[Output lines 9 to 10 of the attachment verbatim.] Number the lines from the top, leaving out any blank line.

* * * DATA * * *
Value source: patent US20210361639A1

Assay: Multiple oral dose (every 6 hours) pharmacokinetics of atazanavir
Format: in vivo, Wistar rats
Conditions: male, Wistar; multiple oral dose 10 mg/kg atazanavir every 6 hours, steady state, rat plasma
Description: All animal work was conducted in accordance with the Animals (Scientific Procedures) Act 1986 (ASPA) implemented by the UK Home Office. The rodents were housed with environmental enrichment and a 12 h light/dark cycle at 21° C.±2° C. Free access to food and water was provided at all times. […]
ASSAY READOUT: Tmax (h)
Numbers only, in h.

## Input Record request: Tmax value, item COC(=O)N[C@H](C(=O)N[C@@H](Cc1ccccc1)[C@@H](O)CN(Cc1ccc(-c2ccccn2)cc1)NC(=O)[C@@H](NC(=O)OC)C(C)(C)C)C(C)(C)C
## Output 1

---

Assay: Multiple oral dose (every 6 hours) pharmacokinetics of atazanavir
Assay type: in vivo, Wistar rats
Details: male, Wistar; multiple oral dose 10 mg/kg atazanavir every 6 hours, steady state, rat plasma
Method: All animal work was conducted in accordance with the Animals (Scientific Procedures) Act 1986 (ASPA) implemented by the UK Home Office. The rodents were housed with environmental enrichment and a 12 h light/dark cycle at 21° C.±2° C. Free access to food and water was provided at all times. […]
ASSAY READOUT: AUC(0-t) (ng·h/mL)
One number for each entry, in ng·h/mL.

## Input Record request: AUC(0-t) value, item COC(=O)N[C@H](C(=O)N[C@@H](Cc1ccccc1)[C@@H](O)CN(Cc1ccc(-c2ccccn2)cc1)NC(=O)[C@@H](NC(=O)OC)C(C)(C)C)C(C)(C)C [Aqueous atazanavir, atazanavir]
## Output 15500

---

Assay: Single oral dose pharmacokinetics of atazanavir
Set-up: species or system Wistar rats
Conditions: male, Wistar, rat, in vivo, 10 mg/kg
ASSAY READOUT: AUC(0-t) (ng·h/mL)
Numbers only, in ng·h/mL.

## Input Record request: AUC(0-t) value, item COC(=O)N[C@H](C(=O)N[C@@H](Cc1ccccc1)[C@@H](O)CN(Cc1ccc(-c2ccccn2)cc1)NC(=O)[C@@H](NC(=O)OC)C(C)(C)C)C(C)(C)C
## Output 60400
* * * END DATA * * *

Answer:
## Output 1

---